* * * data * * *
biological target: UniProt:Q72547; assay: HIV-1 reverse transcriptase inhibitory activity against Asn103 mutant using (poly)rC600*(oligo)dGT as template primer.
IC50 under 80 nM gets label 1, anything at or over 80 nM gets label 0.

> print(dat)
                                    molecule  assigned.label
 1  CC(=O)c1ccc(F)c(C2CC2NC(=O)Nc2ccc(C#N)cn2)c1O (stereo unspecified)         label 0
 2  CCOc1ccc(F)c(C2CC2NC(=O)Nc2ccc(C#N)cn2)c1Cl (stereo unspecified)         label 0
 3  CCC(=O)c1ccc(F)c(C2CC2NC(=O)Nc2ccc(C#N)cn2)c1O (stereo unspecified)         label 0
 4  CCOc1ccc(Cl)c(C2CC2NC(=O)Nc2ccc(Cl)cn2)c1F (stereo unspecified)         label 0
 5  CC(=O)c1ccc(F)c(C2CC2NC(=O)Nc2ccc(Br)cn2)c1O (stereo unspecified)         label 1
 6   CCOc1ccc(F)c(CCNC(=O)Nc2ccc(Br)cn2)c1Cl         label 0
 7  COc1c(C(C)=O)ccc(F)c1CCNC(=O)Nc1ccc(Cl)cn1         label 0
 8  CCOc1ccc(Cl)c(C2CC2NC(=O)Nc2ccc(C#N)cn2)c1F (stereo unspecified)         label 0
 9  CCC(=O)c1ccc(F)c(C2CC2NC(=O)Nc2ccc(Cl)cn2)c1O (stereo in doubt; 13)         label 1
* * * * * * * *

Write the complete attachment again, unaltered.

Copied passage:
biological target: UniProt:Q72547; assay: HIV-1 reverse transcriptase inhibitory activity against Asn103 mutant using (poly)rC600*(oligo)dGT as template primer.
IC50 under 80 nM gets label 1, anything at or over 80 nM gets label 0.

> print(dat)
                                    molecule  assigned.label
 1  CC(=O)c1ccc(F)c(C2CC2NC(=O)Nc2ccc(C#N)cn2)c1O (stereo unspecified)         label 0
 2  CCOc1ccc(F)c(C2CC2NC(=O)Nc2ccc(C#N)cn2)c1Cl (stereo unspecified)         label 0
 3  CCC(=O)c1ccc(F)c(C2CC2NC(=O)Nc2ccc(C#N)cn2)c1O (stereo unspecified)         label 0
 4  CCOc1ccc(Cl)c(C2CC2NC(=O)Nc2ccc(Cl)cn2)c1F (stereo unspecified)         label 0
 5  CC(=O)c1ccc(F)c(C2CC2NC(=O)Nc2ccc(Br)cn2)c1O (stereo unspecified)         label 1
 6   CCOc1ccc(F)c(CCNC(=O)Nc2ccc(Br)cn2)c1Cl         label 0
 7  COc1c(C(C)=O)ccc(F)c1CCNC(=O)Nc1ccc(Cl)cn1         label 0
 8  CCOc1ccc(Cl)c(C2CC2NC(=O)Nc2ccc(C#N)cn2)c1F (stereo unspecified)         label 0
 9  CCC(=O)c1ccc(F)c(C2CC2NC(=O)Nc2ccc(Cl)cn2)c1O (stereo in doubt; 13)         label 1